The Write Stuff | Path to effective writing begins with effective habits

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It’s no secret that writing can be a struggle. When you’re busy with other things or just plain lacking motivation, writing seems almost impossible. But no matter what you’re into or what you’re doing, whether it be writing or painting or singing, these tricks, tips and reminders will help to bring you out of your block, turning you back into a motivated artist once more.

  1. Switch up your music. Writing or painting or singing is always fun when it comes with a soundtrack in the background. Music helps ideas flow and connect the moment or the piece to something more. Listening to the same few songs over and over again can sometimes be necessary to provoke ideas, to move along thoughts, but sometimes listening to the same thing over and over again can become a block. Try to switch it up every once in awhile. You like listening to jazz? Try switching it up with something completely different, like classic rock or alternative. Like listening to alternative? Try classical. Maybe words aren’t helping as you try to come up with some of your own, try something that had no words. Pick some type of calming or energizing background music. With plenty of tracks to choose from on youtube, this part should be a cinch. 
  2. Keep arting! No one said being an artist was easy, but no matter what type of artist you are, you need to keep doing what you do. People say practice makes perfect, but really, practice makes persistence. You need to have persistence in whatever art form you chose in order to progress and succeed. That means, spend at least five minutes of your day thinking of ideas. Spend just a bit of that time to write down those ideas, jot them down in a notebook somewhere, make it work. If you’re a writer, try to take the time to write at least one sentence a day. It may not look like much now, but it will really make a difference later on. This will help ideas to flow, helping you to move on with your story one sentence at a time.
  3. Don’t fix mistakes. Well, at least not immediately. One problem many people have that causes their block is when they go back and try to fix things when their story isn’t finished yet. Of course there are going to be tons of mistakes, and you are going to want to go and fix them the moment you see them. When you do this, often times you will spend more time fixing things than actually finishing your story. Save this task for the end. Instead, try leaving a note at the place where you think there is a problem and come back to it when the story is finished. When the story is finished, you will know more about yourself as a writer and the characters, plot and storyline themselves, and this will make it easier to come back and fix and add things. Sure, allow yourself to add something here and there, but don’t go into full editing mode before the whole thing is finished. Doing so can discourage you. Fix your habits. Don’t edit until the end.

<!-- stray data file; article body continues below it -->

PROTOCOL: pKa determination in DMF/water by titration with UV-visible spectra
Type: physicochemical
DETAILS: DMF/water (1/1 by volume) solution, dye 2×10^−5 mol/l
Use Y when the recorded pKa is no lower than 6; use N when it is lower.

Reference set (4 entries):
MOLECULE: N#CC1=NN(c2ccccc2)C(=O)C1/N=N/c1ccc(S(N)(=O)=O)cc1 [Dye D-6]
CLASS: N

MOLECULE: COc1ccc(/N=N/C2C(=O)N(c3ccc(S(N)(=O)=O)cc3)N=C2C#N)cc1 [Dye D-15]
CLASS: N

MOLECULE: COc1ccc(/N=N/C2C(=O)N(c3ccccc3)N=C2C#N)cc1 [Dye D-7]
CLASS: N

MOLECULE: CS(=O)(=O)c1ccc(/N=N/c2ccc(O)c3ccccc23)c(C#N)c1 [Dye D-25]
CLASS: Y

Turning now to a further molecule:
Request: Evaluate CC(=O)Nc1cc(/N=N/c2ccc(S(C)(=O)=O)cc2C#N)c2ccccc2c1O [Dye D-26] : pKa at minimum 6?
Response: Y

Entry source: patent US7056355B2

4. Share with a friend. Sharing your art can be scary. There’s always the fear of rejection and criticizing of your piece. This part is tricky, but once you find the right person to share your work with, even if it’s just a short bit, you will find a new confidence in yourself that will help bring your art to life. You just have to find the right person. Try sharing your work with a close friend that you would have little to no problem with dealing with criticism. Though it can be scary, constructive criticism is something all artists must face. It is your job to let the person know what kind of criticism you’re looking for. If you just need some encouragement, tell them this. It does not make you any less of an artist if you just want to hear good things about the early work of a piece. Though at some point you must come to terms and learn to face the bad criticisms too, but you can wait until the editing period for this. Build yourself up during the work in progress, and then work your way to the harsher criticisms. You will thank yourself for it. 
  5. Take breaks. Now, breaks can mean many things. One thing you do not want to do unless absolutely necessary is going on a hiatus. A hiatus is a long break where artists of all kinds spend their time away from the art, not working on it or even thinking about it for extended periods of time. A hiatus is not what you want to do. Instead, take smaller, shorter breaks every now and then. Don’t completely walk away from the piece; simply try seeing it from a new angle. Taking a break can mean allowing yourself a snack while you look over it or taking a bathroom break that almost all artists know they’ve been holding for way too long. Take the break for as long as you need, be it to rest, to sleep, to or to refuel. Just promise yourself that you will always come back to it within the next hour, within the next day if it gets to that, but do not abandon it. It may look small right now. It may look weak, but just give it a little heart and a little tweak and soon you’ll be flying. 
  6. Art takes time! You just need to remember that these things take time. Nothing happens overnight, many people say that, but it’s true. All you need to do is keep working at it one day at a time. The only thing holding you back is yourself. If you just allow yourself a little bit of time each day, you will find your piece growing and changing a little bit more each time. You just need to remember to give yourself that time, be it five minutes or an entire day dedicated to working on your art. Nothing will stop you more than yourself. Set aside five minutes at the beginning or end of the day and you will definitely start to see improvement. It just takes a bit of time.

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